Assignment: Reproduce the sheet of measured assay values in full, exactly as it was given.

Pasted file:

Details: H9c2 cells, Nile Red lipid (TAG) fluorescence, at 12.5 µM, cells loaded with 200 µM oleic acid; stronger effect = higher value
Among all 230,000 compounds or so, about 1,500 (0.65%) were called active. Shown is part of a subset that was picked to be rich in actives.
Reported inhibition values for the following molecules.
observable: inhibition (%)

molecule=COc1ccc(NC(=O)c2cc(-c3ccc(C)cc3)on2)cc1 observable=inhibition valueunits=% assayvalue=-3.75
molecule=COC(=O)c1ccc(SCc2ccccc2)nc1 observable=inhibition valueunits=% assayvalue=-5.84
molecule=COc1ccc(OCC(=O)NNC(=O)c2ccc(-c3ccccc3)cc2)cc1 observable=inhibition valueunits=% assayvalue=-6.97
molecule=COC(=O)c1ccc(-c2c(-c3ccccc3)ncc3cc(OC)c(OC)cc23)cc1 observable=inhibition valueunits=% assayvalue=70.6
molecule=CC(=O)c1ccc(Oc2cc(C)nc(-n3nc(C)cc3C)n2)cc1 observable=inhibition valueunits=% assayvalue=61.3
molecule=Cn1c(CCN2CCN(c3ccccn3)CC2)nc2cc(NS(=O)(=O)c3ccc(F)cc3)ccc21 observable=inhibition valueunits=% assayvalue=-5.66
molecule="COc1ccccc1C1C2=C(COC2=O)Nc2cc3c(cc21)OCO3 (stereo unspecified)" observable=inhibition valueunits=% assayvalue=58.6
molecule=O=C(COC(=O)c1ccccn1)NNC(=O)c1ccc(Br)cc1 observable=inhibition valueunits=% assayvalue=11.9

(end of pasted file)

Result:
Details: H9c2 cells, Nile Red lipid (TAG) fluorescence, at 12.5 µM, cells loaded with 200 µM oleic acid; stronger effect = higher value
Among all 230,000 compounds or so, about 1,500 (0.65%) were called active. Shown is part of a subset that was picked to be rich in actives.
Reported inhibition values for the following molecules.
observable: inhibition (%)

molecule=COc1ccc(NC(=O)c2cc(-c3ccc(C)cc3)on2)cc1 observable=inhibition valueunits=% assayvalue=-3.75
molecule=COC(=O)c1ccc(SCc2ccccc2)nc1 observable=inhibition valueunits=% assayvalue=-5.84
molecule=COc1ccc(OCC(=O)NNC(=O)c2ccc(-c3ccccc3)cc2)cc1 observable=inhibition valueunits=% assayvalue=-6.97
molecule=COC(=O)c1ccc(-c2c(-c3ccccc3)ncc3cc(OC)c(OC)cc23)cc1 observable=inhibition valueunits=% assayvalue=70.6
molecule=CC(=O)c1ccc(Oc2cc(C)nc(-n3nc(C)cc3C)n2)cc1 observable=inhibition valueunits=% assayvalue=61.3
molecule=Cn1c(CCN2CCN(c3ccccn3)CC2)nc2cc(NS(=O)(=O)c3ccc(F)cc3)ccc21 observable=inhibition valueunits=% assayvalue=-5.66
molecule="COc1ccccc1C1C2=C(COC2=O)Nc2cc3c(cc21)OCO3 (stereo unspecified)" observable=inhibition valueunits=% assayvalue=58.6
molecule=O=C(COC(=O)c1ccccn1)NNC(=O)c1ccc(Br)cc1 observable=inhibition valueunits=% assayvalue=11.9